Updated from 3:24 p.m. EDT



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CEO Larry Ellison will let go control of fledgling software firm NetSuite when it goes public.

San Mateo, Calif.-based NetSuite said Ellison plans to put 639.3 million shares, or 60% of NetSuite, into a "lock box" that the company established for the purpose, according to a filing with the

Securities and Exchange Commission

on Tuesday.

The move will nullify Ellison's right to vote for board directors for as long as he remains a director or officer of Oracle. Ellison will still have the right to vote on changes of company ownership. Ellison owns 649 million shares, or 61% of NetSuite, and members of his family also own at least 13% of the company.

NetSuite, which was founded in 1998 by Ellison and Oracle alumnus Evan Goldberg, who is now NetSuite's chairman and chief technology officer, filed in July its intent to go public. The company has not disclosed the number or price range of shares to be issued. Credit Suisse is the lead underwriter on the deal.

NetSuite's CEO is Zach Nelson, who also worked at Oracle.

NetSuite sells on-demand enterprise resource planning and customer relationship management software. In CRM, it competes with


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, which also was founded by an ex-Oracle executive. Chairman and CEO Marc Benioff left Oracle in 1999 to start Salesforce and took that company public in 2004 at an offer price of $11 a share. Salesforce now has a market cap of $6.3 billion. The stock has risen 48% for the year, recently trading at $54.03.

NetSuite's revenue was up 68% year over year for the first six months of 2007 to $48.7 million.

Salesforce had sales of hosted software of $339 million for the first six months, up 52% year on year. That company swung to a profit of $4.5 million this year, or 4 cents a share.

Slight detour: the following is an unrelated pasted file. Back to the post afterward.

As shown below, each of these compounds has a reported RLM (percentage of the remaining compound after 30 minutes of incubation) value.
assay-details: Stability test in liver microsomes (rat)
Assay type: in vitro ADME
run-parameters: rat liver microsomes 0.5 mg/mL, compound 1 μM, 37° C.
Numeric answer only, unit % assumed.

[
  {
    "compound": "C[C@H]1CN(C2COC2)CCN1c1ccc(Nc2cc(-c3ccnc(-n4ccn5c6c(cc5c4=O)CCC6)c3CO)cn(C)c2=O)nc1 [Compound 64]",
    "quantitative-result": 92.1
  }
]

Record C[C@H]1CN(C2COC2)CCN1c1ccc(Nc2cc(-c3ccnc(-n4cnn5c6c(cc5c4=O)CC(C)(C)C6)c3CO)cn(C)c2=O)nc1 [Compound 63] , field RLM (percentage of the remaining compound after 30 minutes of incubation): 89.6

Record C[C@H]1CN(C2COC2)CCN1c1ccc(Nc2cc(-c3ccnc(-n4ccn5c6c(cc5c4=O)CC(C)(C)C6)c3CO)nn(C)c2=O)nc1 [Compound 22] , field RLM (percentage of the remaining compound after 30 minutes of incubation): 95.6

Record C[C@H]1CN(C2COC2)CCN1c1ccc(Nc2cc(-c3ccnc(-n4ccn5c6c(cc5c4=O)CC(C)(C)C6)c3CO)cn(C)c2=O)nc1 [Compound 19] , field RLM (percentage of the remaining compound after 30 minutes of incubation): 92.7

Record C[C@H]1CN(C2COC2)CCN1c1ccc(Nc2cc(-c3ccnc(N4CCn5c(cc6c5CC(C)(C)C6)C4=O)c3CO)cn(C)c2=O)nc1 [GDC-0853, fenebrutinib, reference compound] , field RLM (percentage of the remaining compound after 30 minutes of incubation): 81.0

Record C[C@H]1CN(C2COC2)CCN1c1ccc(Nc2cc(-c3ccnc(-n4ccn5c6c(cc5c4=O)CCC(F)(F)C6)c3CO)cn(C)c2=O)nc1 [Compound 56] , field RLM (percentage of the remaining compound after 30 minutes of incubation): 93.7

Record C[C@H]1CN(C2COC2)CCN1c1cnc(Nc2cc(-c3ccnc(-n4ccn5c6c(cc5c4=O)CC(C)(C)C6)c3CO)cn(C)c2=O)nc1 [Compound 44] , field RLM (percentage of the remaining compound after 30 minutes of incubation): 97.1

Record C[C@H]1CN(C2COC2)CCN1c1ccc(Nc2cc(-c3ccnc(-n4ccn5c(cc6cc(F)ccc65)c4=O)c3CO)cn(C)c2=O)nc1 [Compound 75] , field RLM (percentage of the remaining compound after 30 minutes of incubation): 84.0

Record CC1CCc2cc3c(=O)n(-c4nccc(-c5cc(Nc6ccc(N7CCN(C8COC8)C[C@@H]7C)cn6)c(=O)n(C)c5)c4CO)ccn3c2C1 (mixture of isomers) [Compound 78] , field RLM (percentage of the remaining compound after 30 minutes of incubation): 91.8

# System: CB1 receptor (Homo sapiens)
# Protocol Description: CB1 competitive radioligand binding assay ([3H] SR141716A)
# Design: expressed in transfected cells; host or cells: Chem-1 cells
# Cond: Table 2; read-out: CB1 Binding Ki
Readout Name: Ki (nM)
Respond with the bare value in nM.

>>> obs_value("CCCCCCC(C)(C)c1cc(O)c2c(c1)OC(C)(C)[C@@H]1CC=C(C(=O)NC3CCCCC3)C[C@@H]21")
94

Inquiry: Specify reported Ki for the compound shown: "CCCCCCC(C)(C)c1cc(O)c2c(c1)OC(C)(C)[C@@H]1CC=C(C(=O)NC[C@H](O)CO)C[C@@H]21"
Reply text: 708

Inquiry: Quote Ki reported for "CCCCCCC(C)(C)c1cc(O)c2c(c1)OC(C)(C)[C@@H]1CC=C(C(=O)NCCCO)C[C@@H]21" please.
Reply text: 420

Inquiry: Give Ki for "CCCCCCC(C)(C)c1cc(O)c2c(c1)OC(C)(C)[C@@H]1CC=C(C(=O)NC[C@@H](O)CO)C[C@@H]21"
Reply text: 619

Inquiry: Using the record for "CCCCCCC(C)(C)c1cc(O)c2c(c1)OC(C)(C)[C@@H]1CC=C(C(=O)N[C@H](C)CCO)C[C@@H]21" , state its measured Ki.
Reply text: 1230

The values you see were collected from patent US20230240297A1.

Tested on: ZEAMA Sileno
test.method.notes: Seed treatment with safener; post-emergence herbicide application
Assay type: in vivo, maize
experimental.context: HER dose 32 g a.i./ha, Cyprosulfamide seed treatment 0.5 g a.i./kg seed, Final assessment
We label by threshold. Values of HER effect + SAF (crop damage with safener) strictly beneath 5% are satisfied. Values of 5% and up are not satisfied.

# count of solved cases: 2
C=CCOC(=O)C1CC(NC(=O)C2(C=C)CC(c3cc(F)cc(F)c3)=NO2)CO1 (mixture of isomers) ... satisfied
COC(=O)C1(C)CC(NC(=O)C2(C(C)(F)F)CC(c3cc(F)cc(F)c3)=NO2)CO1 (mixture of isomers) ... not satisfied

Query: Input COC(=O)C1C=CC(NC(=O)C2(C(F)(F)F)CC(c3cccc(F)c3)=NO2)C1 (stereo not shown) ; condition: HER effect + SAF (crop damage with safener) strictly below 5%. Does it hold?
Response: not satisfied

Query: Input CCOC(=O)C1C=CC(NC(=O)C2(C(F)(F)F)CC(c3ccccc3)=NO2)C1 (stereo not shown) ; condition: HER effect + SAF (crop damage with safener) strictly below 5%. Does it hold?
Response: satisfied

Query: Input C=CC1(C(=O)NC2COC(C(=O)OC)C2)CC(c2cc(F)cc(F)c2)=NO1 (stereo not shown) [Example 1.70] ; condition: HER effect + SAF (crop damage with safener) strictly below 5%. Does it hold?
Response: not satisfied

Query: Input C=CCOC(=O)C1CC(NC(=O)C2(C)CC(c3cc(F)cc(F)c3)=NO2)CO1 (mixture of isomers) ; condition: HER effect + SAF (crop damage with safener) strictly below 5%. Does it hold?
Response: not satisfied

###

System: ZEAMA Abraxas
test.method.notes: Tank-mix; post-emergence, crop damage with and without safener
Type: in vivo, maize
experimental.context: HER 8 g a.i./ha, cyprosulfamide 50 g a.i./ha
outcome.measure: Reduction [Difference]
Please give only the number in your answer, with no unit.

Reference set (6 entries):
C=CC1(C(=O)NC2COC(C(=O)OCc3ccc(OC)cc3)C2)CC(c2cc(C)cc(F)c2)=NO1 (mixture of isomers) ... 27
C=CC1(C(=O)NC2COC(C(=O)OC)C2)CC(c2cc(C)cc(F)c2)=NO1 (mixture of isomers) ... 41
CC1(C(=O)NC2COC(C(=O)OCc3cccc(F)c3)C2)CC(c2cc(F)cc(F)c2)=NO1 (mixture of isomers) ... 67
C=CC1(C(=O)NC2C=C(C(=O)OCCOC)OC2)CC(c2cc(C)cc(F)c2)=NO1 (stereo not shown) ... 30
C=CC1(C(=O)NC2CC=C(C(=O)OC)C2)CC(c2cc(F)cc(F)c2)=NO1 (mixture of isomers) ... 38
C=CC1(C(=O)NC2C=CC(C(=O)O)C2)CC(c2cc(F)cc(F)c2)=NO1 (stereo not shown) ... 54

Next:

NetSuite's loss was up 2.4% for the first six months, to $18.8 million, from a loss of $18.4 million for the same period of 2006, as the company has ramped up product development and marketing. The loss per share declined to 12 cents from a loss of 17 cents in the prior year.

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NetSuite also lists as principle competitors in enterprise resource planning software


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Sage Group


Epicor Software



An interesting omission from the list of competitors is Oracle, which acquired an on-demand CRM suite with its purchase of Siebel in 2006.

SAP launched its on-demand CRM and ERP software suite to a limited number of customers in early October. Microsoft's Dynamics Live CRM is currently in beta and will be fully released in early 2008, according to that company.

Ellison recently criticized SAP's move into hosted, on-demand software as not cost effective for a company focused on selling integrated software packages to large enterprises. On-demand software is perceived as catering to small and medium-sized businesses, which Ellison said requires a separate sales force and unique selling strategy.